Bob Howlett: research
- Representation theory of finite groups of Lie type
- Finite Coxeter groups
- Infinite Coxeter groups
- Representation theory of finite solvable groups
- Miscellaneous topics
- PhD Students
I began working in this area as a PhD student. My supervisor, R. J. Clarke, had shown that many finite symplectic groups do not have doubly transitive permutation representations; I set about attempting to extend this result to a larger class of groups. It was known that the classification of doubly transitive permutation representations of finite Chevalley groups could be completed if it could be shown that the nontrivial principal series characters all have degree divisible by the natural characteristic of the group. I succeeded in proving this in paper L1. In my thesis I extended the results to include generalized principal series characters, by describing the structure of relevant endomorphism algebras. These results are published in papers L3 and L4 (my co-author, R. W. Kilmoyer, having obtained similar results independently).
Following a suggestion of Gus Lehrer, I attempted to apply the ideas of my earlier papers to investigate endomorphism algebras of induced cuspidal representations, with a view to proving a conjecture of Springer. After I had developed an auxiliary theory on the structure of normalizers of parabolic subgroups of finite reflection groups (see paper R1), Lehrer and I were able to obtain presentations for the the relevant endomorphism algebras, and prove Springer's conjecture. This work appears in paper L5, and is also described in Chapter 10 of R. W. Carter's book Finite Groups of Lie Type: conjugacy classes and complex characters.
In paper R2 Lehrer and I describe a duality operation in the character ring of the normalizer of a parabolic subgroup of a finite reflection group, paralleling Curtis-Alvis duality for groups of Lie type, via the character correspondence derived from the theory dealt with in L5. Papers L6 and L7 (also joint with Lehrer) are devoted to proving naturality of this correspondence, and, in particular, that it preserves inner products. In papers L8 and L9, which are not closely related to the earlier Howlett-Lehrer papers, we describe natural embeddings of endomorphism algebras of certain permutation representations into the group algebra, without requiring that the characteristic of the ground ring be zero. Paper L10 is also concerned with representation theory over fields of nonzero characteristic, and extension of Harish-Chandra theory to such cases.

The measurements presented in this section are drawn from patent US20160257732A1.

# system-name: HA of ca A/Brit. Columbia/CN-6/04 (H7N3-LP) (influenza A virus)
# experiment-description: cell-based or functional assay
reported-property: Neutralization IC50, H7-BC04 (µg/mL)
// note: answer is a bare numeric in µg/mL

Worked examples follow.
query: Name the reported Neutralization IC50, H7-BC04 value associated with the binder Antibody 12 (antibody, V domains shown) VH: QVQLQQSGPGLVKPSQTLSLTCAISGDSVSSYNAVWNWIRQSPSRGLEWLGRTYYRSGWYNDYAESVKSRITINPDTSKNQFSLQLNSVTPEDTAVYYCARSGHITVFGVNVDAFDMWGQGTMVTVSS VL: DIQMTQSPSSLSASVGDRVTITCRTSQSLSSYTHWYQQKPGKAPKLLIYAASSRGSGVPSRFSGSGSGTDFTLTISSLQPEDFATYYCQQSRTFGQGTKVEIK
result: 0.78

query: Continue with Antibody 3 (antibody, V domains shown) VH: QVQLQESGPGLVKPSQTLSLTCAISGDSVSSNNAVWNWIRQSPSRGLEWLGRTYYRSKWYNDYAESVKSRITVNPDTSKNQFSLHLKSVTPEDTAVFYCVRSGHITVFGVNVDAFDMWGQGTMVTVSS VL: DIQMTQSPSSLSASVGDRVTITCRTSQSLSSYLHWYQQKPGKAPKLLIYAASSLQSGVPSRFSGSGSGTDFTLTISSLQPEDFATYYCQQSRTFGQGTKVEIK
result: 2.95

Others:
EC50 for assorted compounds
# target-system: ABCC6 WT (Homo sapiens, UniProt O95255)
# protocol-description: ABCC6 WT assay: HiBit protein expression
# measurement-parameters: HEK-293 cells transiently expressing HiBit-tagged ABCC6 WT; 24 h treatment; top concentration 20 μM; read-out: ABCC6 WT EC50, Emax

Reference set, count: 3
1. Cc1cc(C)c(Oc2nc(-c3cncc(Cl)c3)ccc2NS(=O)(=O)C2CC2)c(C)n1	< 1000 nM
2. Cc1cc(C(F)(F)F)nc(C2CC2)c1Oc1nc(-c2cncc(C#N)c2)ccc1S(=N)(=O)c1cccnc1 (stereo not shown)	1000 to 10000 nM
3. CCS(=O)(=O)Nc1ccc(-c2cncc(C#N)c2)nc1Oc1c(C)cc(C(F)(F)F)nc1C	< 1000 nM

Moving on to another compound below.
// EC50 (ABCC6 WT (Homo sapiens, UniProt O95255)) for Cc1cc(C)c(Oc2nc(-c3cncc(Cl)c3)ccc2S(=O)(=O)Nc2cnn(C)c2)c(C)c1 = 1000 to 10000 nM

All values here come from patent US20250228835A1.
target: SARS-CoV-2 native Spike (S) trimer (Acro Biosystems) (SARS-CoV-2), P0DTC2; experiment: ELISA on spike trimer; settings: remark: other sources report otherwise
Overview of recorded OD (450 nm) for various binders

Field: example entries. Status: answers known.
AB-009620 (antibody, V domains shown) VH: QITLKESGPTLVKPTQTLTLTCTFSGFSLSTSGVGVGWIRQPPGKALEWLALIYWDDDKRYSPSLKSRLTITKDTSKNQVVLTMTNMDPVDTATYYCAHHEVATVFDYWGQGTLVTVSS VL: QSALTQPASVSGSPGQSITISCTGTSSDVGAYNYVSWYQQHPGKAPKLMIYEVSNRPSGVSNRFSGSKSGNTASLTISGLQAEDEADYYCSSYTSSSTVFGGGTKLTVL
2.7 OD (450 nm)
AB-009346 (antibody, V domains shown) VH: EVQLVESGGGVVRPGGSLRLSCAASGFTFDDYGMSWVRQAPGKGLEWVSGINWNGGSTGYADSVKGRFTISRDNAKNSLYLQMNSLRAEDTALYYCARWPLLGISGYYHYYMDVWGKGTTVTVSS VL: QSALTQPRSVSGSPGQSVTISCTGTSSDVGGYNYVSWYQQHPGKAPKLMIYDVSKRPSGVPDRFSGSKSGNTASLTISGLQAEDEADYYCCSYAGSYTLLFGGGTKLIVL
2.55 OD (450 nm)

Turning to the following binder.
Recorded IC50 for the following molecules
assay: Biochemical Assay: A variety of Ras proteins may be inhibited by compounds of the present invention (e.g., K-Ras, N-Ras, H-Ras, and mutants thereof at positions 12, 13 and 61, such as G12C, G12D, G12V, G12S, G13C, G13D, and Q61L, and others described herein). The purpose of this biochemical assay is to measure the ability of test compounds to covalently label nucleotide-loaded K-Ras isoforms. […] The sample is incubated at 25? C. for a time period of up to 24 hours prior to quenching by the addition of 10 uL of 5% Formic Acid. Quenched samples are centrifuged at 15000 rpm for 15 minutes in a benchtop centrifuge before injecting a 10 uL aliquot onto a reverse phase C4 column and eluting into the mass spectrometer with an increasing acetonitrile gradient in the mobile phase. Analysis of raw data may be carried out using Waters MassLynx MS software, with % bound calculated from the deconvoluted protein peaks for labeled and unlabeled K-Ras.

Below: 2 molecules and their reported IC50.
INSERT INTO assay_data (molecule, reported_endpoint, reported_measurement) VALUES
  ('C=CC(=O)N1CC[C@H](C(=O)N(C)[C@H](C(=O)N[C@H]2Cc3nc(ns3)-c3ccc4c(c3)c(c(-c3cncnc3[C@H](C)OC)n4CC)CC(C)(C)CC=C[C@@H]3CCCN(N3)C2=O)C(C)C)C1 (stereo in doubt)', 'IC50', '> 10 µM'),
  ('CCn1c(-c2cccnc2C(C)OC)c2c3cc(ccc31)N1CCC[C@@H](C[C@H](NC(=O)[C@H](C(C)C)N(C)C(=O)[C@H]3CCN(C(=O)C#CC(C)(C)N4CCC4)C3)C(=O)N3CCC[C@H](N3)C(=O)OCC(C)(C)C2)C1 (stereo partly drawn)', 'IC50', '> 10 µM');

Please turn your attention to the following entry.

Paper L11, written jointly with Charles Zworestine, presents the very elegant proof of a theorem of Klyachko that forms the major part of Charles' PhD thesis. The theorem is that a certain sum of induced characters of GL(n,q) contains every irreducible character with multiplicity exactly 1. (The proof in the paper contains a significant shortening of the version that appeared in Charles' thesis.)
My interest in these derived initially from their connections with Lie theory, but now extends beyond those connections. My work on normalizers of parabolic subgroups, in papers R1 and R2, although motivated originally by Lie theory, is of interest in its own right, and extends naturally to infinite Coxeter groups—cf. papers by V. Deodhar (The root system of a Coxeter group, Communications in Algebra, 10 (1982) 611–630), A. Cohen (Recent results on Coxeter groups, in Polytopes: abstract, convex and computational, Kluwer Acad. Publ. (Dordrecht, 1994)), B. Brink (Centralizers of reflections in Coxeter groups, Bull Lond. Math. Soc. 28 (1996) 465–470), and also a joint paper by B. Brink and myself: Normalizers of parabolic subgroups in Coxeter groups, Inventiones Mathematicae 136 (1999) 323–351.
In the paper R4 Gus Lehrer and I prove that the elements of minimal reflection length in certain cosets of parabolic subgroups form a single conjugacy class. (In the course of his investigations of representation theory of reductive groups Gus observed that this result had to be true; hence we were motivated to seek an elementary proof.)
Paper C1 was concerned with Coxeter elements and their eigenvalues. In C2 I gave a unified description of the Schur multipliers of all Coxeter groups of finite rank; this extended the work of Ihara and Yokonuma (J. Fac. Sci. Univ. Tokyo Sect. I 11 (1965), 155–171) and Yokonuma (ibid. Sect. I 11 (1965), 173–186) on Euclidean and affine reflection groups, avoiding case by case arguments, and describing the answer in terms of invariants that can be readily found by an inspection of the Coxeter diagram.